The veneration of rocks connected to religion and political history is well known, from the bits chipped off the pillar of Symeon the Stylite to the pounded chunks of the Berlin Wall. Plymouth Rock is no exception.
At some point in the past (most likely a lot further than seven thousand years) a retreating glacier dropped a boulder weighing at least a dozen tons. The rock was made of igneous granite, the same type as the Rosetta Stone.
In mid-December, 1620, an exploratory party of the English Separatists that became known as the Pilgrims landed in what is now known as Plymouth Harbor, and, on discovering it to be a well-defended area with land cleared already (by indigenous people who had succumbed to the English import of smallpox) decided to settle there. They had already landed, further north in what became known as Provincetown, but had been attacked and were freezing their asses off as well. Although there was already another colony of English speaking people in the Americas, the Pilgrim colony in Plymouth was the first established by people seeking religious freedom, and so this landing took on a more sacred and patriotical patina over the years.
No one really knows if the Plymouth Rock as it now exists was the first bit of land in the harbour the pilgrims set foot on, but-- the story goes-- in 1740 the old town recorder of Plymouth, Thomas Faunce, at age 95 learned that a wharf was to be built where the Mayflower first landed, which would cover the rock. He was a bit upset and asked to be carried down to it, upon which he started crying, telling of how his father had told him that his father had told him this was the rock that was first trod upon by the emerging Pilgrims, and that he had taken his own children and grandchildren yearly to the rock to remind them of their heritage. He cried a bit more about this, and so, when the wharf was built, it didn't cover the rock.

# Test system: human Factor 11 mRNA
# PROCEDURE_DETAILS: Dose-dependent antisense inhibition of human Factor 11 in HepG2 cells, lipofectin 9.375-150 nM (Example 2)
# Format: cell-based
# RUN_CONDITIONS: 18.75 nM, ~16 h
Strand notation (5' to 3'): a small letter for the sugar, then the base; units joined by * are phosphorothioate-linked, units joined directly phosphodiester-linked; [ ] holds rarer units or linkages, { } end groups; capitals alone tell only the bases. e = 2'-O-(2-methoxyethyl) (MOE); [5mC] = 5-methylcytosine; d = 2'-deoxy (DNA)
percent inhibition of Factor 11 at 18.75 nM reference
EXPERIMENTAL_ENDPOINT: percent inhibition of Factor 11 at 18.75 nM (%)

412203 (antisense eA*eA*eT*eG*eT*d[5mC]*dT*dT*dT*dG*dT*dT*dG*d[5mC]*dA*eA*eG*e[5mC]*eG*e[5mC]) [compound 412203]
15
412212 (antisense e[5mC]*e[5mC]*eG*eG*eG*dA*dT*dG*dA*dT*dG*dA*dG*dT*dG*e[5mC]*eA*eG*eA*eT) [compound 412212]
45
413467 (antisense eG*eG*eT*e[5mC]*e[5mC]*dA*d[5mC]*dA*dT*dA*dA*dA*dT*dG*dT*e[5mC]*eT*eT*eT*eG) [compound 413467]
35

In 1774, townsfolk in the fervour of anticipated liberation decided to move the rock to the town meeting house. On first try of placing it on a carriage, the rock smashed the transport to bits and broke in two. The bottom half of the rock was left by the wharf, and the top half taken away. Over the next century, bits of the rock were chipped off and passed to town halls and museums of the young nation. The top half of the rock was shifted to the town square, and then, in 1880 back to (poorly) match its other half, with the date 1620 chiselled into it to mark the year the rock was graced by the footprints of the Pilgrims, and an iron fenced tomb-like portico built around it. On the tricentenary, the memorial was rebuilt on a grander but more sedate scale, and again fenced off to keep out both souvenir chippers as well as the weeping descendents of Thomas Faunce.
There are memorials across the cities of America that show off their piece of the Plymouth Rock. The 200 pound rock in the Smithsonian collection was originally used as a doorstop. Bits of the rock show up on Ebay now and then, but if you are interested in one, perhaps you'd also like to purchase one of my pieces of the Berlin Wall as well?